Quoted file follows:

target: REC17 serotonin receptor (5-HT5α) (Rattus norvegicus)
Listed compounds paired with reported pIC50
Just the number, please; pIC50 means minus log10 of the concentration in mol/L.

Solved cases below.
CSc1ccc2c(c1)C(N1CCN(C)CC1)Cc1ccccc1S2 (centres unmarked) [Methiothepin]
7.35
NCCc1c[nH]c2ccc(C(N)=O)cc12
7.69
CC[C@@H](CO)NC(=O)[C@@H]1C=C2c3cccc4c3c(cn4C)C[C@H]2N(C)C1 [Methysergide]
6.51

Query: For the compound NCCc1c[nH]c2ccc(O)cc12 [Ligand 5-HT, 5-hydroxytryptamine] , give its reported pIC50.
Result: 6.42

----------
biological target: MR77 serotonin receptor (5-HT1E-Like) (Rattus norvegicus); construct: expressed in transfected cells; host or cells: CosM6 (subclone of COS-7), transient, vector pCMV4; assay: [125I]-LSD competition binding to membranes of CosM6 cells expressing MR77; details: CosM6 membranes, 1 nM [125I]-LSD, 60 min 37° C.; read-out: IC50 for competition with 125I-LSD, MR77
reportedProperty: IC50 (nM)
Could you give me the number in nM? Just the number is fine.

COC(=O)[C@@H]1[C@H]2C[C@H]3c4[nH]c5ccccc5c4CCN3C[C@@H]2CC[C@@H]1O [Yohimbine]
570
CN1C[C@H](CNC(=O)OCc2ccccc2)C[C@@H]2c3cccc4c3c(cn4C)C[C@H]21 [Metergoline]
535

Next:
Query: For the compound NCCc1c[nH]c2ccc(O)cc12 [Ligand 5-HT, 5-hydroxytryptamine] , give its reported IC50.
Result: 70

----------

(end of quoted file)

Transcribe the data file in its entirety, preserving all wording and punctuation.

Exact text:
target: REC17 serotonin receptor (5-HT5α) (Rattus norvegicus)
Listed compounds paired with reported pIC50
Just the number, please; pIC50 means minus log10 of the concentration in mol/L.

Solved cases below.
CSc1ccc2c(c1)C(N1CCN(C)CC1)Cc1ccccc1S2 (centres unmarked) [Methiothepin]
7.35
NCCc1c[nH]c2ccc(C(N)=O)cc12
7.69
CC[C@@H](CO)NC(=O)[C@@H]1C=C2c3cccc4c3c(cn4C)C[C@H]2N(C)C1 [Methysergide]
6.51

Query: For the compound NCCc1c[nH]c2ccc(O)cc12 [Ligand 5-HT, 5-hydroxytryptamine] , give its reported pIC50.
Result: 6.42

----------
biological target: MR77 serotonin receptor (5-HT1E-Like) (Rattus norvegicus); construct: expressed in transfected cells; host or cells: CosM6 (subclone of COS-7), transient, vector pCMV4; assay: [125I]-LSD competition binding to membranes of CosM6 cells expressing MR77; details: CosM6 membranes, 1 nM [125I]-LSD, 60 min 37° C.; read-out: IC50 for competition with 125I-LSD, MR77
reportedProperty: IC50 (nM)
Could you give me the number in nM? Just the number is fine.

COC(=O)[C@@H]1[C@H]2C[C@H]3c4[nH]c5ccccc5c4CCN3C[C@@H]2CC[C@@H]1O [Yohimbine]
570
CN1C[C@H](CNC(=O)OCc2ccccc2)C[C@@H]2c3cccc4c3c(cn4C)C[C@H]21 [Metergoline]
535

Next:
Query: For the compound NCCc1c[nH]c2ccc(O)cc12 [Ligand 5-HT, 5-hydroxytryptamine] , give its reported IC50.
Result: 70

----------